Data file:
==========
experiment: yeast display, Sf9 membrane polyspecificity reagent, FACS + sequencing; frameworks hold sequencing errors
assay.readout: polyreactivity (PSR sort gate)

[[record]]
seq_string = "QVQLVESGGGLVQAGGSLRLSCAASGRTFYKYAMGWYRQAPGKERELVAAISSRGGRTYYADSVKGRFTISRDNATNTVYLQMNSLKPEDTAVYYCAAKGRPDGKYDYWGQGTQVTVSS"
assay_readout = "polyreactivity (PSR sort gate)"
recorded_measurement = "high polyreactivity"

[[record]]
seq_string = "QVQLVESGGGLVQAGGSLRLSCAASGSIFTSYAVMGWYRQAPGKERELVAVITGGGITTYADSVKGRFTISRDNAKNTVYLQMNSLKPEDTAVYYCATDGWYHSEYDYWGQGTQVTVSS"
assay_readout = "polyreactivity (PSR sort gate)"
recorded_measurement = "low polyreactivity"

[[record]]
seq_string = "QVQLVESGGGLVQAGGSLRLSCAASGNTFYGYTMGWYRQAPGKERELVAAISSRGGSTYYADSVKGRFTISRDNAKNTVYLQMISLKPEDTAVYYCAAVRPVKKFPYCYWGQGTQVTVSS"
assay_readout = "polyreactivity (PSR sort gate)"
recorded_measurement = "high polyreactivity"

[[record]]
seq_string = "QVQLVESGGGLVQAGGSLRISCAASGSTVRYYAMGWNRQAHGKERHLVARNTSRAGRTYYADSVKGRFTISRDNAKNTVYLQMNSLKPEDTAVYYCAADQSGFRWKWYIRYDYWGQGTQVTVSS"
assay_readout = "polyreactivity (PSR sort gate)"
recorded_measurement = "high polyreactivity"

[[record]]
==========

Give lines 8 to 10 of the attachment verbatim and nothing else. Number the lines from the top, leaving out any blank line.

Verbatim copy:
seq_string = "QVQLVESGGGLVQAGGSLRLSCAASGSIFTSYAVMGWYRQAPGKERELVAVITGGGITTYADSVKGRFTISRDNAKNTVYLQMNSLKPEDTAVYYCATDGWYHSEYDYWGQGTQVTVSS"
assay_readout = "polyreactivity (PSR sort gate)"
recorded_measurement = "low polyreactivity"